Several generic drug makers wished to market a generic drug version of loratidine,and filed abbreviated new drug applications (ANDAs) with the FDA. Since the ’233 patent covering loratidine would be expired by the time the generic products came to market, there was no issue of infringement of that patent. However,
FIGURE : Structure of loratidine and descaroethoxyloratidine.
FIGURE :Asserted claims from ’716 patent.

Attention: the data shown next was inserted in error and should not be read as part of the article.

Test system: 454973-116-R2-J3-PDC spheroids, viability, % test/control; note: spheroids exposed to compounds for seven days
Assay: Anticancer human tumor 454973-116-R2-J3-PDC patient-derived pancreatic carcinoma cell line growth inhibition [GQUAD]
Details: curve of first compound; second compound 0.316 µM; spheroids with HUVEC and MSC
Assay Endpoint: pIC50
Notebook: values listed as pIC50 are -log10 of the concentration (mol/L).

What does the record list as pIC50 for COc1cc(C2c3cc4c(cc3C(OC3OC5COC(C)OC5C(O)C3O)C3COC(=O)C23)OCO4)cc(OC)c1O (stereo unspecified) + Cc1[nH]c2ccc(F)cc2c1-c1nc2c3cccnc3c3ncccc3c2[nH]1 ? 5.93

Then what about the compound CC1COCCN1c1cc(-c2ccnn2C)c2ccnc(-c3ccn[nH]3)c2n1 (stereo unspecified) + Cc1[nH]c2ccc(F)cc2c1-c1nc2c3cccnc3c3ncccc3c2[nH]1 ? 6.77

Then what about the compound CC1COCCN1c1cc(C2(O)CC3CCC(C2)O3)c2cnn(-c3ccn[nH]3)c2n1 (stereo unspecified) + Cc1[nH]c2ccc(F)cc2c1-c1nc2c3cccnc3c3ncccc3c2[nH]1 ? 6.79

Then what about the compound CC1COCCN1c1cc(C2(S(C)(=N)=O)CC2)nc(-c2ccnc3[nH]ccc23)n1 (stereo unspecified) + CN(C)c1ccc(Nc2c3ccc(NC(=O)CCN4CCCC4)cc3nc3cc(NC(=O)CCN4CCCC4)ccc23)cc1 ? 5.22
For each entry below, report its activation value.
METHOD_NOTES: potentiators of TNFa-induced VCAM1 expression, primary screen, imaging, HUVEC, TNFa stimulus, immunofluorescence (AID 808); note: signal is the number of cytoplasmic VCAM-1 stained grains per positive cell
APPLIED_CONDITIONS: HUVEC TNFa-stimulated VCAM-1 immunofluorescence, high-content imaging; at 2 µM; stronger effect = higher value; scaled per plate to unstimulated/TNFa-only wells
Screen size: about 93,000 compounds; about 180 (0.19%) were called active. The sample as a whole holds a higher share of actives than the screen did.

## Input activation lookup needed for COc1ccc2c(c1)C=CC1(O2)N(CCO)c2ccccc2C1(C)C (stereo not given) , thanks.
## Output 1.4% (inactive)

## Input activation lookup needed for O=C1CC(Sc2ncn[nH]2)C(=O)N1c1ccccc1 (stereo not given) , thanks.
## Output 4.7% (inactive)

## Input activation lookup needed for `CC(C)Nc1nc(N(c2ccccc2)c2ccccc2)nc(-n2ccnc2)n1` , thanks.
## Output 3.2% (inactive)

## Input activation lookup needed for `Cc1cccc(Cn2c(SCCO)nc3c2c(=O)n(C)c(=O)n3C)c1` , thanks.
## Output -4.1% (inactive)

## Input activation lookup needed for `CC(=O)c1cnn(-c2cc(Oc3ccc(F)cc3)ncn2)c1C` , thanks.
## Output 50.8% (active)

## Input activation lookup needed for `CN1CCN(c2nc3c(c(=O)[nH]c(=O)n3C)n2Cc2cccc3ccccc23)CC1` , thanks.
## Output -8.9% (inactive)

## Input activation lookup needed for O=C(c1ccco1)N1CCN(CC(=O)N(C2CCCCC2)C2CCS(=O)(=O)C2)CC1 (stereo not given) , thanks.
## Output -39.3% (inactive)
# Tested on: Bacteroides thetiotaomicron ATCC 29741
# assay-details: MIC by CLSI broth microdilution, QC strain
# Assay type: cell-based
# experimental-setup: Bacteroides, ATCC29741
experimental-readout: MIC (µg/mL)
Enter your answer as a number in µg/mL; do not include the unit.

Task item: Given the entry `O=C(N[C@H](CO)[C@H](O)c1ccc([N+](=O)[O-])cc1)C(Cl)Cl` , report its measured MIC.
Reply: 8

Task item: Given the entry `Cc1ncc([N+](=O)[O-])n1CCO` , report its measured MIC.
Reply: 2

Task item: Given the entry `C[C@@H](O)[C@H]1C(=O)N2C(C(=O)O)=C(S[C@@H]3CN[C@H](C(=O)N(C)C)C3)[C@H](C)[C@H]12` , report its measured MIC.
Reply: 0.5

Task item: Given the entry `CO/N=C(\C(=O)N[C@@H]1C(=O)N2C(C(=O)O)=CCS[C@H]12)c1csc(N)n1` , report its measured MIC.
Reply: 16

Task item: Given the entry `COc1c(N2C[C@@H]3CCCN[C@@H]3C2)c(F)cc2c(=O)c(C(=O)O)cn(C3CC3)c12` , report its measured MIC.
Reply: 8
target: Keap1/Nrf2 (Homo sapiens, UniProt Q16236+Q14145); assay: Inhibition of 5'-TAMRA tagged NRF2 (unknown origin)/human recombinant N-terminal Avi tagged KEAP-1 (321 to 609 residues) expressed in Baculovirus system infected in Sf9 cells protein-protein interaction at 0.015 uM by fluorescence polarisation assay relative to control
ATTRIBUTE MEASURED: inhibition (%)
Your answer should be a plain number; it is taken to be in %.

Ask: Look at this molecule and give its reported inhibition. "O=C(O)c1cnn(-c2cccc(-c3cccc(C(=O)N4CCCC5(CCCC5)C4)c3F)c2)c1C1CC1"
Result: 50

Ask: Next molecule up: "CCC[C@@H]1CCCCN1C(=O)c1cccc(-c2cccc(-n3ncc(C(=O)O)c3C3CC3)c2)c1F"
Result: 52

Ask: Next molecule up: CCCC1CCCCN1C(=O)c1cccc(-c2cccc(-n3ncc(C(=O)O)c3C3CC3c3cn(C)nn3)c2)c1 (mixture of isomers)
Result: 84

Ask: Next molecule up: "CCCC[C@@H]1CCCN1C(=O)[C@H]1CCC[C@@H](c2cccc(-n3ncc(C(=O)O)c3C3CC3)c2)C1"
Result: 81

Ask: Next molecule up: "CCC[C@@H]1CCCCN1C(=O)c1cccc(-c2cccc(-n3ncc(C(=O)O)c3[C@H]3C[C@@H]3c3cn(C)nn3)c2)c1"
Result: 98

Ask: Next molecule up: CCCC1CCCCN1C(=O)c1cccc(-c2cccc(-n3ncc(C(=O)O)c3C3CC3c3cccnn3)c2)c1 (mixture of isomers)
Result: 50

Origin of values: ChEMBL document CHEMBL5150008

Schering-Plough’s later ’716 patent would still be in force, and so Schering-Ploughsued for infringement of claims 1 and 3 of the ’716 patent (shown in Figure above).Although the generic companies were interested in manufacturing loratadine, the federal court hearing the case construed claims 1 and 3 to cover DCL in any form(both parties agreed to this construction). This is because claims 1 and 3 simply do not provide any limitation as to the purity of DCL nor the quantity required for infringement of the claim. However, you may have noticed that the structure of loratidine does not fall within the scope of the ’716 patent and so what is the basis for infringement? As it turns out, it was well established by the time of the infringement suit that the administration of loratidine to a human subject necessarily results in the formation of DCL, the subject of claims 1 and 3 of Schering-Plough’s’716 patent.38 This means that the pharmaceutical use of loratidine, the subject of the Schering-Plough’s ’233 patent, would generate the structure corresponding to DCL,the subject matter of the ’716 patent. It would appear that Schering-Plough has come up with a very clever way to effectively extend the useful life span of their loratidinepatent by covering its human metabolites in a later patent.